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Youth unite voices at pre-Assembly event


Pre-Assembly Youth meeting with Sam Kobia
Paulino Menezes / WCC


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In the months leading up to the World Council of Churches 9th Assembly, much was made of a desire to include large numbers of young people and to make their voices heard.


A Youth pre-Assembly meeting in Porto Alegre 11-13 February began to put a face on that goal. About 250 youth participants (defined as those aged 30 and under) gathered to connect, learn, share, and see how they might indeed have an impact over the next two weeks.


Events included community-building, sharing in small "home groups", regional meetings, daily prayers and Bible study, and preparation for the Assembly, as well as late-evening outings sponsored by local Brazilian youth groups.


"The community building piece really is the important one," said Lara Blackwood, a steward from the Disciples of Christ in the United States. "For us to be able to be comfortable enough to speak (in this forum) can be hard. Having that community built so we don't feel like we're speaking alone is really empowering."


General secretary Rev. Dr Samuel Kobia addressed the group in a packed auditorium one evening, sharing reflections on youth involvement in the WCC.


"(The Assembly) can transform you, and you can transform the Assembly as well," he said. "Without young people, we cannot have the kind of challenge that has kept the ecumenical movement active and relevant."


Kobia suggested goals of having youth elected as one or more regional presidents and as a significant part of the WCC central committee.


Most youth seemed to embrace enthusiastically the challenge of having an impact on the assembly and the WCC as a whole. A more difficult question arose on how to do that. Changing a decades-old institution with a complex structure doesn't happen easily.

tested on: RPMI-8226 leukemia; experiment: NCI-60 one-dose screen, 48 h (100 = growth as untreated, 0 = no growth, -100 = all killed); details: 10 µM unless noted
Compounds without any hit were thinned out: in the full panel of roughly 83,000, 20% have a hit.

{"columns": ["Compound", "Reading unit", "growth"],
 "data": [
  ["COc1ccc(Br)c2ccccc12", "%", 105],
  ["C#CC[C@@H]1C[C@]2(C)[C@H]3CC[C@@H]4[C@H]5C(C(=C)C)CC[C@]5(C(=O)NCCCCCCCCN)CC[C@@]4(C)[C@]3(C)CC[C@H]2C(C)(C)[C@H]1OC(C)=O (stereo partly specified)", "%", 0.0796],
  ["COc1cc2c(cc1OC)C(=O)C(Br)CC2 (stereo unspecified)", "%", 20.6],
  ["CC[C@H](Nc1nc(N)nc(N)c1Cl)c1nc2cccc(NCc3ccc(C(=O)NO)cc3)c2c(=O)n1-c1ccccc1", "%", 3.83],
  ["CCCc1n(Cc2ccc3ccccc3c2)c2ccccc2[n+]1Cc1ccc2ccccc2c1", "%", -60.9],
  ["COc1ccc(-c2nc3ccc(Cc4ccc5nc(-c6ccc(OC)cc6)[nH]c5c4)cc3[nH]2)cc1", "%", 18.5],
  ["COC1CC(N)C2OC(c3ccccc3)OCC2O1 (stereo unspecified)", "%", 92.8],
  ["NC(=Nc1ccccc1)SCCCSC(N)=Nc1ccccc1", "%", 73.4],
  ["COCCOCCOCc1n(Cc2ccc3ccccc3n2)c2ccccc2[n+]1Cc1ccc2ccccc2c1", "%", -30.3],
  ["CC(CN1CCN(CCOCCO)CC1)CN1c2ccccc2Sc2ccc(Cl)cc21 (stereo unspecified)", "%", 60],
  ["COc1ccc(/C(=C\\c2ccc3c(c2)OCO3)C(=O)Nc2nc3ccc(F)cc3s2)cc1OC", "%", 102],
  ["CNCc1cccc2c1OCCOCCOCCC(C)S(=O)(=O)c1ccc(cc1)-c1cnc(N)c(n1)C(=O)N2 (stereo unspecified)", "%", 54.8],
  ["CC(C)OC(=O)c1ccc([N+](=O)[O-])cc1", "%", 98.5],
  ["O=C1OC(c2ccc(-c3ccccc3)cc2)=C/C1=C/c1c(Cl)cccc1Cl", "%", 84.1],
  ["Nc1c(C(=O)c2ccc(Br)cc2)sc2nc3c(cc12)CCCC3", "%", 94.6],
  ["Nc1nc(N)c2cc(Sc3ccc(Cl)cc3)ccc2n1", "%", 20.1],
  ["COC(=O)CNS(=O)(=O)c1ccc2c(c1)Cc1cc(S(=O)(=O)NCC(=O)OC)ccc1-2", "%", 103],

"I'm hearing these words about renewal of the ecumenical movement, but I'm looking for a tangible framework for change and I'm not seeing it yet," said Alison Preston, a youth delegate from the Anglican Church of Australia.


Preston said much good has come from the ecumenical movement, but it may be time to reconsider its structure for a new era. Youth, she added, may be able to take the lead in that reconceptualizing.


"If we really are open to transformation, we could look to successful movements that have emerged in recent years", she said, pointing to models such as the Make Poverty History campaign. "People worry that ecumenism itself might be dying, but it's not - it's just the form."


Youth were already mobilizing for some change by the end of the pre-Assembly gathering. With regions often reticent to nominate youth for WCC president positions in the past, youth suggested the idea of a global representative from the youth community who would serve as a WCC president.


About 15 percent of delegates at the Assembly are expected to be youth, and 150 youth stewards will assist its operation. Another 250 Latin American youth will participate in a camp nearby. All youth, delegates or not, have been invited to participate fully in all ecumenical conversations.


Assembly website: www.wcc-assembly.info